I'm thinking theoretically all the time, but none of my poems are proofs of a given position. I don't think I'm nearly so focused on answering questions as I am in posing them.

I think right now there is a huge transformation occurring between the number of publishing poets, which is rising dramatically, and the reading audience for poetry, which is growing much more slowly. I think it means that every young poet has to think very differently about what constitutes a career, what counts as success, how to sustain one's work against the depredations of the economy, all those very practical problems.


6 - Do you find the process of working with an outside editor difficult or essential (or both)?

It totally depends on the editor. Some I've had have been utterly essential to my work, especially my critical writing. I must say I've made very few changes in my poetry as the result of working with an editor – less than 50 text changes in my entire life.

7 - After having published more than a couple of titles over the years, do you find the process of book-making harder or easier?

After my fourth book, Ketjak, appeared in 1978, I became something of a brand in American post-avant poetics, so that since then it has been far easier. When Alabama publishes The Alphabet later this year, I will have all of my mature work in print in the U.S. That's almost unheard for a poet my age, at least without a collected edition, so I'm very aware of how fortunate I am.

8 - When was the last time you ate a pear?

About two weeks ago. The first of the new year.

9 - What is the best piece of advice you've heard (not necessarily given to you directly)?

Two things that are implicit in Pound's writing, especially his letters. One is that the history of poetry is the history of change in poetry, and that it is change that matters most. The other is that the greatest work outside of the writing itself is basically social, putting this person in touch with somebody likeminded, whether you do it in person or via some channel like a blog.

10 - How easy has it been for you to move between genres (poetry to critical writing/reviewing)? What do you see as the appeal?

They're very different in my mind, so I do move back & forth with some ease. But a good rule of thumb is that I can't write much poetry after I've done any critical writing that day.

11 - What kind of writing routine do you tend to keep, or do you even have one? How does a typical day (for you) begin?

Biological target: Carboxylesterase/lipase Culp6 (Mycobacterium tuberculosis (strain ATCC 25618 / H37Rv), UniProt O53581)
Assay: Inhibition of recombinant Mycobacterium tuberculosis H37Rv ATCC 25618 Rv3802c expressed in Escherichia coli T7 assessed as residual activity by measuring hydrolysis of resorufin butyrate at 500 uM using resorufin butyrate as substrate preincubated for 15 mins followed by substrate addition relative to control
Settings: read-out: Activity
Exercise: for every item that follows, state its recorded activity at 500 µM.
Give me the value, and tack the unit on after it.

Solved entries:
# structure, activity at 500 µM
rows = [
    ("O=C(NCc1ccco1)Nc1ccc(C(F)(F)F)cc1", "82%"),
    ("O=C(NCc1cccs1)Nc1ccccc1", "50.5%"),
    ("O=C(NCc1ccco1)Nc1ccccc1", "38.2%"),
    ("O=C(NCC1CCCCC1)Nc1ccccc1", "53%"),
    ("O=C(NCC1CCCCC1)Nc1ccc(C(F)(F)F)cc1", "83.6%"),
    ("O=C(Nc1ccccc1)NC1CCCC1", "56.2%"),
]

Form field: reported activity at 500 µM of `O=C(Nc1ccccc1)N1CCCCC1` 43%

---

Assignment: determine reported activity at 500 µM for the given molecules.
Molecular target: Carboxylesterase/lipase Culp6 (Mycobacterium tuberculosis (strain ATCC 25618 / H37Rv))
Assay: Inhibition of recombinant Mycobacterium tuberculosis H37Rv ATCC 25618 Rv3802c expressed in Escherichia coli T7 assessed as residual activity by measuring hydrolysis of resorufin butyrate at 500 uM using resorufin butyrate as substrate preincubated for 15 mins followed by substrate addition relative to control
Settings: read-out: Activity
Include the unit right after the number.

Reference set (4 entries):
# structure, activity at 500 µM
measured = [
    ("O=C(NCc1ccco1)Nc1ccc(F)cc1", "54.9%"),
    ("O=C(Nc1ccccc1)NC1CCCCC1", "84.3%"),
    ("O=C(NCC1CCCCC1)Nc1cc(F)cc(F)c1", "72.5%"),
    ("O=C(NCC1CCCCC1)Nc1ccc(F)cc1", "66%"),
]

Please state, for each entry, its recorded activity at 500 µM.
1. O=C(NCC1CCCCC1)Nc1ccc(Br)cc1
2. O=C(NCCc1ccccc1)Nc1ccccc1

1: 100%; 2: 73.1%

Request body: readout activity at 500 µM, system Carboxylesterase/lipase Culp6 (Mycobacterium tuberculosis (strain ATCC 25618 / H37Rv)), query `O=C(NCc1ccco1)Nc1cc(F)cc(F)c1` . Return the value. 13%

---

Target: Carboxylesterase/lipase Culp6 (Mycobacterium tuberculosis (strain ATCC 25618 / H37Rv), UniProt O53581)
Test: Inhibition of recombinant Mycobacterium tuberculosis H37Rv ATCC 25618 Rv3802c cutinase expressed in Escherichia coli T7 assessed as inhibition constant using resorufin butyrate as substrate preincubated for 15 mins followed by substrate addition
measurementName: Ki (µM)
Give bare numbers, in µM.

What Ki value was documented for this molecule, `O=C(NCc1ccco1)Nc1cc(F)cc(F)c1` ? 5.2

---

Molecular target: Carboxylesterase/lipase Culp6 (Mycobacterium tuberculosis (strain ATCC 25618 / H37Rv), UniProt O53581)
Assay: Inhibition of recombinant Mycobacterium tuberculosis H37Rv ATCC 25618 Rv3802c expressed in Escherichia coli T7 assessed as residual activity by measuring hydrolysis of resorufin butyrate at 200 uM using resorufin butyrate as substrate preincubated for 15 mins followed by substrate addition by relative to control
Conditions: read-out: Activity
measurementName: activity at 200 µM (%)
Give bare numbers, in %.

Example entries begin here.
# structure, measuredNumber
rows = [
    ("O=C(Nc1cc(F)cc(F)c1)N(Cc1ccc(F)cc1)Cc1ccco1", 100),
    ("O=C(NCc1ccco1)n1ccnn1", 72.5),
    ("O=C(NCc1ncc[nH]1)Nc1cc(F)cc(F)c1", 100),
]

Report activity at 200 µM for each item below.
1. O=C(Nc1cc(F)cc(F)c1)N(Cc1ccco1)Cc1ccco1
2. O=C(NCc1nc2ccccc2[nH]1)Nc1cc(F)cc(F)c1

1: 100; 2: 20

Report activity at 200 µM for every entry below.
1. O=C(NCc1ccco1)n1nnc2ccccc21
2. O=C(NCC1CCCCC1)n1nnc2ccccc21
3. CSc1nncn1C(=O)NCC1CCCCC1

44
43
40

I have no typical process for writing my poems – it totally depends on them. But I do have something of a typical process for my critical writing, my blog, etc. I rise at 5 (or perhaps 7 on weekends) and work until, say, eight. This would include writing, posting the day's note, reading online newspapers (I read several), answering email. I try to sketch out what next week's blog notes will be on weekend mornings. And I try to stay a few notes ahead if at all possible.

12 - When your writing gets stalled, where do you turn or return for (for lack of a better word) inspiration?

Since I'm always working on multiple projects (currently on five different sections of Universe), I tend to find that being stalled on one does not equate with being stalled on them all, so I simply switch notebooks and work on another project for awhile.

13 - How does your most recent book compare to your previous work? How does it feel different?

My most recent book is The Age of Huts (compleat) from the University of California Press. It's the first book for which I've ever received an advance – modest tho it was – and the first from a major university press. It collects the Age of Huts cycle that begins my long poem and puts them together for the very first time. The poems included there were all written in the 1970s. I must say I feel that some of these texts are very present to me. They don't feel like "old" works in the slightest.

14 - David W. McFadden once said that books come from books, but are there any other forms that influence your work, whether nature, music, science or visual art?

I started Ketjak, a work whose very title specifies a musical form, the same week that I first heard the West Coast premier of Steve Reich's Drumming at the Asian Art Museum in San Francisco. I think about many of the arts a lot – I literally just curated a gallery exhibition of the paintings of Cynthia Miller for the CUE Art Foundation in New York. Her work and her uses of imagery, more how she places them on the canvas than what they are (tho she and I both like bird imagery), gives me a lot to think about in terms of how I build structures in my own writing. I've always done this and it feels completely natural to me.